Coral reefs are important for more than just their beauty. They contribute to the fishing and tourism industries, support the livelihoods of millions through jobs, help scientists develop drugs for the treatment of cancers and arthritis, andsustain 25 percent of marine life. The ocean has absorbed 29 percent of excess carbon dioxide emissions and coral reefs have taken in the bulk of it, playing an important role in removing carbon dioxide from our atmosphere.
But corals are being threatened by pollution, climate change, and other human and environmental impacts. And global warming, accelerated urbanization in coastal areas, and coral bleaching – among other threats – are causing the decline and extinction of the world’s coral reefs.
Scientists from four leading universities in Israel have found an innovative way to combine technology and science to help preserve coral reefs. In a joint research project, the researchers from Technion – Israel Institute of Technology, Bar Ilan University, Tel Aviv University, and the University of Haifa have developed a new 3D printing method based on the natural structure of coral reefs off the southern coastal city of Eilat.
The joint research was led by Prof. Oren Levy and Ph.D. student Natalie Levy, of the Mina and Everard Goodman Faculty of Life Sciences at Bar-Ilan University, Prof. Ezri Tarazi and Ph.D. student Ofer Berman, from the Technion’s Architecture and Town Planning Faculty, Prof. Tali Treibitz and Ph.D. student Matan Yuval from the University of Haifa, and Prof. Yossi Loya of Tel Aviv University.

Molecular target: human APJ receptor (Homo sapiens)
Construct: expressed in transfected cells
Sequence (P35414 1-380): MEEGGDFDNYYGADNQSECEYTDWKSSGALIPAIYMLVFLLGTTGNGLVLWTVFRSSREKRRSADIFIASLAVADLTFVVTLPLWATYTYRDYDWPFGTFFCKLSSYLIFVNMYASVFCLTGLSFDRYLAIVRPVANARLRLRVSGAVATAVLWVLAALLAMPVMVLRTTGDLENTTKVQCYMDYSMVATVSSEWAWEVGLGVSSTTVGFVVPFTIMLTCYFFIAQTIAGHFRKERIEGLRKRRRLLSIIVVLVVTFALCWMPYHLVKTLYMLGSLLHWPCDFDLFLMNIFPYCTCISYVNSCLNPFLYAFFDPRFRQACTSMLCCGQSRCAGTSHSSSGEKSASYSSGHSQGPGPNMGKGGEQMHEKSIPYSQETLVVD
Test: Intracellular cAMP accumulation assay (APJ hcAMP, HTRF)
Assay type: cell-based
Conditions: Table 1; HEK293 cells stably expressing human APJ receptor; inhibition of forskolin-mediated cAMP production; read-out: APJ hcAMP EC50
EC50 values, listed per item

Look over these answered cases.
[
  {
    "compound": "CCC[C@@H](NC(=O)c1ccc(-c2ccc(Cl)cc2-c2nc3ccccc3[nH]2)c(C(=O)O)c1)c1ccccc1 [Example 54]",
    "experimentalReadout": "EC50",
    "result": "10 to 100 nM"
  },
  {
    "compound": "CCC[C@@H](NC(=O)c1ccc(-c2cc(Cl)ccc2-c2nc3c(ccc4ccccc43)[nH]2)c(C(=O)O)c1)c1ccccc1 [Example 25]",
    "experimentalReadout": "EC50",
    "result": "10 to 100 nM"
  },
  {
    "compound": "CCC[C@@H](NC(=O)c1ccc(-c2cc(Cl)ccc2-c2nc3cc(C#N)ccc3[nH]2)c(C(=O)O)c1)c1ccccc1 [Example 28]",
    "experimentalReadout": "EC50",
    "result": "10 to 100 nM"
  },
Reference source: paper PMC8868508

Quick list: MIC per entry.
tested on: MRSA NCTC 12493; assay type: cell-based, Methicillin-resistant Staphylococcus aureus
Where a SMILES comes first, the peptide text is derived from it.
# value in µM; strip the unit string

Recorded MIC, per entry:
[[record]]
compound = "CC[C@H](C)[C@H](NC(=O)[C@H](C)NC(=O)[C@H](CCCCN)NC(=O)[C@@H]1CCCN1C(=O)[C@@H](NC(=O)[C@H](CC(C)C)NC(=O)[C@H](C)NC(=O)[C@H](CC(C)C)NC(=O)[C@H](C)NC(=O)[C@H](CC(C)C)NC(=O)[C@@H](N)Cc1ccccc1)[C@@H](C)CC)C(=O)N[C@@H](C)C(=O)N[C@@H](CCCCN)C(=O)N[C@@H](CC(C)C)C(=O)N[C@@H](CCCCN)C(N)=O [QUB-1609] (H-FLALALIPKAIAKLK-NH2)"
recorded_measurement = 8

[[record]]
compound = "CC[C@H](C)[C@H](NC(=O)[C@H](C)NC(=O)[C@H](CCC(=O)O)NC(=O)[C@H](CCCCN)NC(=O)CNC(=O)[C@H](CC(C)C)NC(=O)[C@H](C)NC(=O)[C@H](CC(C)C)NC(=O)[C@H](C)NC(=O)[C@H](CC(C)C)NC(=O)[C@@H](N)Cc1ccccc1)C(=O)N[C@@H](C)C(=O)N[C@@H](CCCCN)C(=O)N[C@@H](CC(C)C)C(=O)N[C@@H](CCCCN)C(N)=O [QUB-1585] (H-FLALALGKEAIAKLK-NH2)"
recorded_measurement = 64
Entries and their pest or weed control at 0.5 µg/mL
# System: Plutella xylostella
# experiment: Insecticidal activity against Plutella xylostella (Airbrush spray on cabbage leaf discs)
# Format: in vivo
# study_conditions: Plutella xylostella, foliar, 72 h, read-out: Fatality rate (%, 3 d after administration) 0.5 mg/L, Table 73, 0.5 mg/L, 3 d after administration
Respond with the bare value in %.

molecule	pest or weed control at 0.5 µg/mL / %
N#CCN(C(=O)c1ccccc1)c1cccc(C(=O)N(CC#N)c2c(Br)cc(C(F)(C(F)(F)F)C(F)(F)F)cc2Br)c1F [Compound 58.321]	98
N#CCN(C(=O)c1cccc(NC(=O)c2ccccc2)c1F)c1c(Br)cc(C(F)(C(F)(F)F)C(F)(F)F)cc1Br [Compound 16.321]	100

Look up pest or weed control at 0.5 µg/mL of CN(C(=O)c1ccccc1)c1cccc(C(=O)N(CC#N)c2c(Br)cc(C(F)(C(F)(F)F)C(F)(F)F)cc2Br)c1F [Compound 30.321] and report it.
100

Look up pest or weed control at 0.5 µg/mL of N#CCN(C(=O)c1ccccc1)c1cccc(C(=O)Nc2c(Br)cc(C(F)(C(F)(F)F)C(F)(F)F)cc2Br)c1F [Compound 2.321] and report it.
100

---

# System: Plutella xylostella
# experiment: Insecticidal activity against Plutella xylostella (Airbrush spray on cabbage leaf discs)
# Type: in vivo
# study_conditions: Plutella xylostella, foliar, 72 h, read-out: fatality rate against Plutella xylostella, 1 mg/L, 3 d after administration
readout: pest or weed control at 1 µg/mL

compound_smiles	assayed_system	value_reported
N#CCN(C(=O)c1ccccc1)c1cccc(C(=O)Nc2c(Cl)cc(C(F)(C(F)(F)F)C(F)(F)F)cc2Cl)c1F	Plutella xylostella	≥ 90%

A paper on their method and findings was published in the journal Science of the Total Environment. While the method was based on coral near the coast of Eilat, the model is adaptable to other marine environments, a statement from the universities said.
“What’s really interesting about this study is that it’s kind of a combination of three different types of technologies,” Natalie Levy, a PhD candidate in Prof. Oren Levy’s Laboratory for Molecular Marine Ecology at Bar-Ilan University., tells NoCamels.
The process combines 3D scanning algorithms, with environmental DNA sampling, and a 3D printing algorithm that allows in-depth and accurate examination of the data from each reef as well as tailoring the printed model to a specific reef environment. In addition, data can be re-fed into the algorithm to check the level of effectiveness and efficiency of the design after it has been implemented, based on information collected in the process. “